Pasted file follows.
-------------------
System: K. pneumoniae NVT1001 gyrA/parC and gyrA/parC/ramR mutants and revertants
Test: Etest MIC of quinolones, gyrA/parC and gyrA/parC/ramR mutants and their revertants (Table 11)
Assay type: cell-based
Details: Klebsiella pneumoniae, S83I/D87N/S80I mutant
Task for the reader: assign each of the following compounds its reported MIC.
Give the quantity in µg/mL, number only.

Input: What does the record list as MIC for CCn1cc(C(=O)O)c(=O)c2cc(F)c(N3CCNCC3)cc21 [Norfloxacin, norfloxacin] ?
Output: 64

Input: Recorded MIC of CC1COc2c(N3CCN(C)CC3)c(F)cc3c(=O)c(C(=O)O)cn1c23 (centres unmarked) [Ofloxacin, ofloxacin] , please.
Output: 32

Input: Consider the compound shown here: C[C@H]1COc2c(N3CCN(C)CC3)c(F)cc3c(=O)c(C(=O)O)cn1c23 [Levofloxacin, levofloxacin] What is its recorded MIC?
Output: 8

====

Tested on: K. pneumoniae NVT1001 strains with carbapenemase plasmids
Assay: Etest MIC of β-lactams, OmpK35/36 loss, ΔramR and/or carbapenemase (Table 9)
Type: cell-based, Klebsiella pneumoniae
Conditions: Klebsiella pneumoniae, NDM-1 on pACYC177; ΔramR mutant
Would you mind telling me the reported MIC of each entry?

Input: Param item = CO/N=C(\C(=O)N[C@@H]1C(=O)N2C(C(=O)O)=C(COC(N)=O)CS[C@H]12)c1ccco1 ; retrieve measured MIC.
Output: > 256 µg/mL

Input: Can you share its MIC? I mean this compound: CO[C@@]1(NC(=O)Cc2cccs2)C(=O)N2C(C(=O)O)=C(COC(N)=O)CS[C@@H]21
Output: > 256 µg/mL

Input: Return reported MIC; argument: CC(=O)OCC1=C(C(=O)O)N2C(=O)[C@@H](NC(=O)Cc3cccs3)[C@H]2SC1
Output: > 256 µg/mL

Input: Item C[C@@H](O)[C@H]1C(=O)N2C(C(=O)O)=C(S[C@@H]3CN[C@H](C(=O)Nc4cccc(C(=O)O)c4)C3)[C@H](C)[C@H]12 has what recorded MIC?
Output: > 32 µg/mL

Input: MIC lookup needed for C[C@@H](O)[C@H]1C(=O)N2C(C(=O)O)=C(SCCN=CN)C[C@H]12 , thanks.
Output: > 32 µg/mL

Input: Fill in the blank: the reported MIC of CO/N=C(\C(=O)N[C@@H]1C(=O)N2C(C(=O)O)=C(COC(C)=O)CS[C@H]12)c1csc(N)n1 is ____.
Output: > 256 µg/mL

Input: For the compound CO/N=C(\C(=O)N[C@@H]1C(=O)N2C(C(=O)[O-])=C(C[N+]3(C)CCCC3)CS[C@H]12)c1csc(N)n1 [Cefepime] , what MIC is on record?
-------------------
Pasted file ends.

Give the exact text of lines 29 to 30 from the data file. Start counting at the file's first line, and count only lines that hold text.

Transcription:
Input: Fill in the blank: the reported MIC of CO/N=C(\C(=O)N[C@@H]1C(=O)N2C(C(=O)O)=C(COC(C)=O)CS[C@H]12)c1csc(N)n1 is ____.
Output: > 256 µg/mL